Jeremy Corbyn At SJP Founder’s Anti-Israel Book Signing
He wouldn’t visit Israel’s Yad Vashem, but British Labor leader Jeremy Corbyn did find it important enough to be at Students for Justice in Palestine (SJP) founder Dr. Hatam Bazian‘s book signing in London.
The evening was chaired by Press TV’s Amina Taylor – as in Iran’s Press TV. I kid you not.
Hatam spoke of Israel’s illegitimacy – that is, after all, what his book is about – in front of Corbyn, who I assume was very ok with it.
He started off by saying that often when we think of Palestine we think of it in the context of the Nakbah or the ‘Six Day War’ or the protests and rallies that take place today. But the truth of the situation is that the colonial legacy of Palestine begins on 9 December, 1917. From that point, Palestine entered the colonial project because of the British and the issuing of the Balfour Declaration. This all took place at the end of World War II, when colonialism was ‘ending’ and was generally thought of as ‘unacceptable.’ ‘Palestine… It Is Something Colonial’ focuses on the need to reframe the Palestine situation through the lens of settler colonialism.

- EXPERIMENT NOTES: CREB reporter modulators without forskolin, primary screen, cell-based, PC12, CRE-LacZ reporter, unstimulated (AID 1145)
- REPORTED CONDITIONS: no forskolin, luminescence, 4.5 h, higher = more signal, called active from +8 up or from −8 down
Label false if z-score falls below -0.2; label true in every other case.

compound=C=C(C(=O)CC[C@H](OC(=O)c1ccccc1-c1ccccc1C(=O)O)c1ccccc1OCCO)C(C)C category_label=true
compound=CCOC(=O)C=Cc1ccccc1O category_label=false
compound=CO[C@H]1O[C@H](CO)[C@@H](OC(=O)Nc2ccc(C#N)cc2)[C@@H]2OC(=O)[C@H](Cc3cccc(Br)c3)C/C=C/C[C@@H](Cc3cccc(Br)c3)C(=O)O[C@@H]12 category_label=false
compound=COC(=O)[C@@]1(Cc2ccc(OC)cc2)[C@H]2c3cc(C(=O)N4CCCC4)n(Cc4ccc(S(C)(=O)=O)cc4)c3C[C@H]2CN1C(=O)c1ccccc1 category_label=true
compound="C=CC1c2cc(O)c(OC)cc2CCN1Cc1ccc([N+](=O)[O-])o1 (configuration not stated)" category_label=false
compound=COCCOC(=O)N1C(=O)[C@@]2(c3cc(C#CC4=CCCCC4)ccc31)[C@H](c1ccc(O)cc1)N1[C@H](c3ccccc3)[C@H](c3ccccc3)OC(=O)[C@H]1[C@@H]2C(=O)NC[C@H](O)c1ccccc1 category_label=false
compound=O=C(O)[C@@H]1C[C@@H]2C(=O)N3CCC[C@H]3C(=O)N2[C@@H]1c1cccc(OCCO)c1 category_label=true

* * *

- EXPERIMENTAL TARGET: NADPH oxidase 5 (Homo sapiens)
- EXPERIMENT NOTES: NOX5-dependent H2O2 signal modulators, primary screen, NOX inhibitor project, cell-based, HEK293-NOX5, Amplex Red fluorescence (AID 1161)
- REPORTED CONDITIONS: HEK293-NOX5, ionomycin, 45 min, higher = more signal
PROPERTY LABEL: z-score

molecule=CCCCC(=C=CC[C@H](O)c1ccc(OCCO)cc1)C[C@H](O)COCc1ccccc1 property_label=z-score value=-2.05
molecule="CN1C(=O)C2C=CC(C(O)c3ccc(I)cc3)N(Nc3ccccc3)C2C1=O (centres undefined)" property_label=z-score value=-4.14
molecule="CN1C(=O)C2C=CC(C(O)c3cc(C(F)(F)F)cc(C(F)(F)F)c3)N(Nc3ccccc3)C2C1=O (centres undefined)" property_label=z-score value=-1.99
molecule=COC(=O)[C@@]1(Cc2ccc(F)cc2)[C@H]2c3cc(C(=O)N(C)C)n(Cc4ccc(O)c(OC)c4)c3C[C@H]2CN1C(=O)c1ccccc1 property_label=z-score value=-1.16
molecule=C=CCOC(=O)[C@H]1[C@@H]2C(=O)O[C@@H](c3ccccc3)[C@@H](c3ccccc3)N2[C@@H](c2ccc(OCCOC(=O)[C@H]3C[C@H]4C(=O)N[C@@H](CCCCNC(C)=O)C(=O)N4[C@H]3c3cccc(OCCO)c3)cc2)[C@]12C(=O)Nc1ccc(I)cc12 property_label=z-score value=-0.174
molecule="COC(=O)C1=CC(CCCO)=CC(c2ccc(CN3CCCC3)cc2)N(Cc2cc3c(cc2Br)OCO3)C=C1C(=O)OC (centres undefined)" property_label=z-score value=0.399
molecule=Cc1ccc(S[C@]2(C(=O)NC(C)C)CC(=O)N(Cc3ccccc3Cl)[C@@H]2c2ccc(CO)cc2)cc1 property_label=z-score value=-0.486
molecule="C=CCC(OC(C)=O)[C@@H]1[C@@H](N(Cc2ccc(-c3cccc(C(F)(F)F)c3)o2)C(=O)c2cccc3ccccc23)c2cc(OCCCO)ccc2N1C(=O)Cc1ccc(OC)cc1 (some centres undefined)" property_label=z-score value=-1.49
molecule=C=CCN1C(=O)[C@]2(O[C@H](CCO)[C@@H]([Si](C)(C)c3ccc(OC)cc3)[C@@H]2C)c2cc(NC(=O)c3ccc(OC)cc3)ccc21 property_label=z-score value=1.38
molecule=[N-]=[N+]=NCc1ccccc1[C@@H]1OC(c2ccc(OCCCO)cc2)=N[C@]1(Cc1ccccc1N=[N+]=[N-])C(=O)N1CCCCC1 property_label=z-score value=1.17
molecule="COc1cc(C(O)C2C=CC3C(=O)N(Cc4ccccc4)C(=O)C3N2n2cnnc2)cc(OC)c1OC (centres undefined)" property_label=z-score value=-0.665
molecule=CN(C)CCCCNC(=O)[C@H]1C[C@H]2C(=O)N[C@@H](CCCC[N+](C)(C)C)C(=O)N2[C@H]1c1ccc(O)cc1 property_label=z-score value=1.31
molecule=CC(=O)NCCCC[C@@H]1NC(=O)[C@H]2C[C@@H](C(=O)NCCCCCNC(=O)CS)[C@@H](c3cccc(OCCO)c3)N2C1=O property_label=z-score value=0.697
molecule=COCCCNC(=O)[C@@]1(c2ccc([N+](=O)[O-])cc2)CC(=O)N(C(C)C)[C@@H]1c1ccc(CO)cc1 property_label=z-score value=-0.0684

Dr Bazian also looked back to 1492 – a period he describes as critical. He places Palestine within the context of the dismantling of Ottoman structures by colonial powers. It came to be that religion was deployed as something imperial that gave authority for dispossession. Today, the settlements in Palestine are rationalised with a biblical narrative. In the same way, Zionism uses nationalism and colonialism to justify the existence of Israel. It is an ideology that replicates Eurocentricity and surrenders to anti-Semitism instead of seeking to defeat it.
Here are some more photos from the event. Corbyn looks very comfortable to be there.
As Canary Mission write:
Today’s meeting should also alarm the United Kingdom’s Jewish community. Although Corbyn has gone to great lengths to downplay and even obscure his past support for the likes of Hamas and Hezbollah, his overt display of solidarity with Bazian makes clear that these moves represent only tactical political maneuverings and not a genuine ideological shift on his part. Corbyn’s open support for the demagogic founder of SJP, who once called for an intifada in the United States and created the most influential student vehicle for the delegitimization of the Jewish people’s history and very identity, shows that Corbyn is the same Corbyn he’s always been. As the UK’s opposition leader, Corbyn’s schedule must undoubtedly be overwhelming. The fact that he took the time for such a display of solidarity with Bazian indicates that he views the “Israel issue” as central to his foreign policy agenda.